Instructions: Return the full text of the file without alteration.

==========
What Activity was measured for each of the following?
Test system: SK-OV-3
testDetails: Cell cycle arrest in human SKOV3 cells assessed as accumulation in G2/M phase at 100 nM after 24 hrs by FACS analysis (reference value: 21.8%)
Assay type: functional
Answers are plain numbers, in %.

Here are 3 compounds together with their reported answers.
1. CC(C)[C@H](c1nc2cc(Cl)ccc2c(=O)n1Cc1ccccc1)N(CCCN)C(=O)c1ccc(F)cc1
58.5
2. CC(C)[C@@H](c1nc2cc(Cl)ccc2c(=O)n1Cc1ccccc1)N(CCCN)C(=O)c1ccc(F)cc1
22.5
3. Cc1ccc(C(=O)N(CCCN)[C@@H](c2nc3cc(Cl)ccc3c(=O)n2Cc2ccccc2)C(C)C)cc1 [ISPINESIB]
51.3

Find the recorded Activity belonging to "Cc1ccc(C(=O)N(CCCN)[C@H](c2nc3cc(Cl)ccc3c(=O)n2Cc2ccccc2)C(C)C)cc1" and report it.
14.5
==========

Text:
What Activity was measured for each of the following?
Test system: SK-OV-3
testDetails: Cell cycle arrest in human SKOV3 cells assessed as accumulation in G2/M phase at 100 nM after 24 hrs by FACS analysis (reference value: 21.8%)
Assay type: functional
Answers are plain numbers, in %.

Here are 3 compounds together with their reported answers.
1. CC(C)[C@H](c1nc2cc(Cl)ccc2c(=O)n1Cc1ccccc1)N(CCCN)C(=O)c1ccc(F)cc1
58.5
2. CC(C)[C@@H](c1nc2cc(Cl)ccc2c(=O)n1Cc1ccccc1)N(CCCN)C(=O)c1ccc(F)cc1
22.5
3. Cc1ccc(C(=O)N(CCCN)[C@@H](c2nc3cc(Cl)ccc3c(=O)n2Cc2ccccc2)C(C)C)cc1 [ISPINESIB]
51.3

Find the recorded Activity belonging to "Cc1ccc(C(=O)N(CCCN)[C@H](c2nc3cc(Cl)ccc3c(=O)n2Cc2ccccc2)C(C)C)cc1" and report it.
14.5